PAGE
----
Many West Point graduates and former Army Specialized Training Program participants were assigned to the 23rd, and it was said to have one of the highest IQs in the Army, with an average of 119.
Although many of its members went on to have careers in the arts, they were unable to tell the story of what they had done – even to their wives, family members, and friends – until after the information was declassified.
The Ghost Army has been credited with saving many American lives. In a video that explains what they did and how they did it, several veterans of the unit were interviewed. When speaking about the lives they saved, Sgt. Spike Berry said, “They estimate that we saved between 15 and 30 thousand lives with our maneuvers, but, you know, even if we only saved 15 or 30, it was worth it.”
“One mother, or one new bride…was spared the agony of putting a Gold Star in their front window – that’s what the 23rd did for us…was all about,” said Sgt. Stan Nance.
The medals will be awarded to the 23rd Headquarters Special Troops, the 3133d Signal Company Special, and its nine surviving members at a ceremony on Sunday, February 13. You can watch it live at 2 p.m. EST.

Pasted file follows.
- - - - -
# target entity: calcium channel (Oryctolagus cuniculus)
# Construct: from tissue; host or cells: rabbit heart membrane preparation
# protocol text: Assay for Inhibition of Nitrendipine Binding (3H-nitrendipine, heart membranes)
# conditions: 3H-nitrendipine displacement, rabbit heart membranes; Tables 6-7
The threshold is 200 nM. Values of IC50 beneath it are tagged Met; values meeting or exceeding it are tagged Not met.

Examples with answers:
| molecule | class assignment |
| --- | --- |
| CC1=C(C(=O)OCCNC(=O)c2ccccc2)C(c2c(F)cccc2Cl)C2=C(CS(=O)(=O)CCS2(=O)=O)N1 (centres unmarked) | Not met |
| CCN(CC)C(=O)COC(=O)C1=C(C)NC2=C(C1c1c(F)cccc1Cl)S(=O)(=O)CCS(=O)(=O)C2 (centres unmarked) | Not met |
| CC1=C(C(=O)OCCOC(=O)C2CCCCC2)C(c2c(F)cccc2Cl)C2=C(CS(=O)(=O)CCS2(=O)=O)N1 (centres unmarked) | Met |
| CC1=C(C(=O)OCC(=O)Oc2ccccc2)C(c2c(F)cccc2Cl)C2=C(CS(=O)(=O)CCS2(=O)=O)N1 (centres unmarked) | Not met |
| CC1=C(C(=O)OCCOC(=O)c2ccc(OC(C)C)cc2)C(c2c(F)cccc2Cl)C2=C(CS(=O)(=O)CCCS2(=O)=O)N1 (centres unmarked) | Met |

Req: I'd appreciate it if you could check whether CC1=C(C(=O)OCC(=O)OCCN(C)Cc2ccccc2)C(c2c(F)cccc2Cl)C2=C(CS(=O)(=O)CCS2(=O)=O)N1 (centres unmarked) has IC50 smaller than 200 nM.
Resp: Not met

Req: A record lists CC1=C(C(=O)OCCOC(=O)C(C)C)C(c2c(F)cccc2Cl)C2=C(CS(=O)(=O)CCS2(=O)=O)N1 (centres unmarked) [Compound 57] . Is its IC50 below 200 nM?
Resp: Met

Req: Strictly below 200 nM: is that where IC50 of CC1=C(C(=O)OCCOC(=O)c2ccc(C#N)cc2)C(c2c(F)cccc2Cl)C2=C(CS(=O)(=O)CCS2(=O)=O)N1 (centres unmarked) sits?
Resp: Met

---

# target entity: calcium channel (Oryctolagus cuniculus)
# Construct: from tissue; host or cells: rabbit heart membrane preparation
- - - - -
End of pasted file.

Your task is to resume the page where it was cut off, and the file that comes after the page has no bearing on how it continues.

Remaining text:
Ghost Army veterans receiving medals:
Bill Anderson, Kent, OH, Signal Company Special, age 97
Bernie Bluestein, Schaumberg, IL, 603rd Camouflage Engineers, age 98
John Christman, Leesburg, NJ, 406th Combat Engineers, age 97
George Dramis, Raleigh, NC, Signal Company Special, age 97
Manny Frockt, West Palm Beach, FL, 3132nd Signal Service Co. Special, age 97
Nick Leo, Brentwood, NY, Signal Company Special, age 99
Mark Mallardi, Edgewater, FL, 406th Combat Engineers, age 98
Bill Nall, Dunellon, FL, Signal Company Special, age 97
Seymour Nussenbaum, Monroe Township, NJ, 603rd Camouflage Engineers, age 98.
The Congressional Gold Medal is Congress’s highest expression of national appreciation for distinguished achievements and contributions dating back to the American Revolution. The first recipient was George Washington, and the latest, which was approved last December, were the service members who perished in Afghanistan on August 26, 2021. Each medal honors a particular individual, institution, or event.